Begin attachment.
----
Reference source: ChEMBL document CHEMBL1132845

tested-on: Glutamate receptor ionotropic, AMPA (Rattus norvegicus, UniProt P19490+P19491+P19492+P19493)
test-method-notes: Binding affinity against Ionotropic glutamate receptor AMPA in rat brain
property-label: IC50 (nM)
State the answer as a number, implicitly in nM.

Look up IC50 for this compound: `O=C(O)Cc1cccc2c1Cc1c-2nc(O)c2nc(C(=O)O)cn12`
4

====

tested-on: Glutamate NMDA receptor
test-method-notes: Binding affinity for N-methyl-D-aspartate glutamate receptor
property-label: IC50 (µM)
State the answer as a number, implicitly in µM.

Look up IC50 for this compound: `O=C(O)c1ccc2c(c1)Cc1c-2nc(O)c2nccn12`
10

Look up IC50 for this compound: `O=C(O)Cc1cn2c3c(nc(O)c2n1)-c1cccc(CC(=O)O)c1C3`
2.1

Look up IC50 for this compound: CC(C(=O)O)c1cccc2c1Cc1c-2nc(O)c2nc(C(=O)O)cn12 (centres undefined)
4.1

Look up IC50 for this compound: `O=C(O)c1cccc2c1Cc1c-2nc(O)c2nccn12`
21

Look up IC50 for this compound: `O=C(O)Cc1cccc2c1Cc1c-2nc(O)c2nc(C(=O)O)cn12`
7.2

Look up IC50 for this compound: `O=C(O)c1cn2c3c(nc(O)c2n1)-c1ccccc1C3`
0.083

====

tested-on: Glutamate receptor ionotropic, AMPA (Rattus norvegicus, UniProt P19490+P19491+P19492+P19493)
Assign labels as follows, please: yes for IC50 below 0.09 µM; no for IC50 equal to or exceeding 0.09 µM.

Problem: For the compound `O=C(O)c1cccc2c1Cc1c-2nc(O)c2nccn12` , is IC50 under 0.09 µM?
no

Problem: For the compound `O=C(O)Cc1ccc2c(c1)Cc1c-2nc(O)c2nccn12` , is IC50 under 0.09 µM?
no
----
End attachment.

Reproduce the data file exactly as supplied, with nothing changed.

Reference source: ChEMBL document CHEMBL1132845

tested-on: Glutamate receptor ionotropic, AMPA (Rattus norvegicus, UniProt P19490+P19491+P19492+P19493)
test-method-notes: Binding affinity against Ionotropic glutamate receptor AMPA in rat brain
property-label: IC50 (nM)
State the answer as a number, implicitly in nM.

Look up IC50 for this compound: `O=C(O)Cc1cccc2c1Cc1c-2nc(O)c2nc(C(=O)O)cn12`
4

====

tested-on: Glutamate NMDA receptor
test-method-notes: Binding affinity for N-methyl-D-aspartate glutamate receptor
property-label: IC50 (µM)
State the answer as a number, implicitly in µM.

Look up IC50 for this compound: `O=C(O)c1ccc2c(c1)Cc1c-2nc(O)c2nccn12`
10

Look up IC50 for this compound: `O=C(O)Cc1cn2c3c(nc(O)c2n1)-c1cccc(CC(=O)O)c1C3`
2.1

Look up IC50 for this compound: CC(C(=O)O)c1cccc2c1Cc1c-2nc(O)c2nc(C(=O)O)cn12 (centres undefined)
4.1

Look up IC50 for this compound: `O=C(O)c1cccc2c1Cc1c-2nc(O)c2nccn12`
21

Look up IC50 for this compound: `O=C(O)Cc1cccc2c1Cc1c-2nc(O)c2nc(C(=O)O)cn12`
7.2

Look up IC50 for this compound: `O=C(O)c1cn2c3c(nc(O)c2n1)-c1ccccc1C3`
0.083

====

tested-on: Glutamate receptor ionotropic, AMPA (Rattus norvegicus, UniProt P19490+P19491+P19492+P19493)
Assign labels as follows, please: yes for IC50 below 0.09 µM; no for IC50 equal to or exceeding 0.09 µM.

Problem: For the compound `O=C(O)c1cccc2c1Cc1c-2nc(O)c2nccn12` , is IC50 under 0.09 µM?
no

Problem: For the compound `O=C(O)Cc1ccc2c(c1)Cc1c-2nc(O)c2nccn12` , is IC50 under 0.09 µM?
no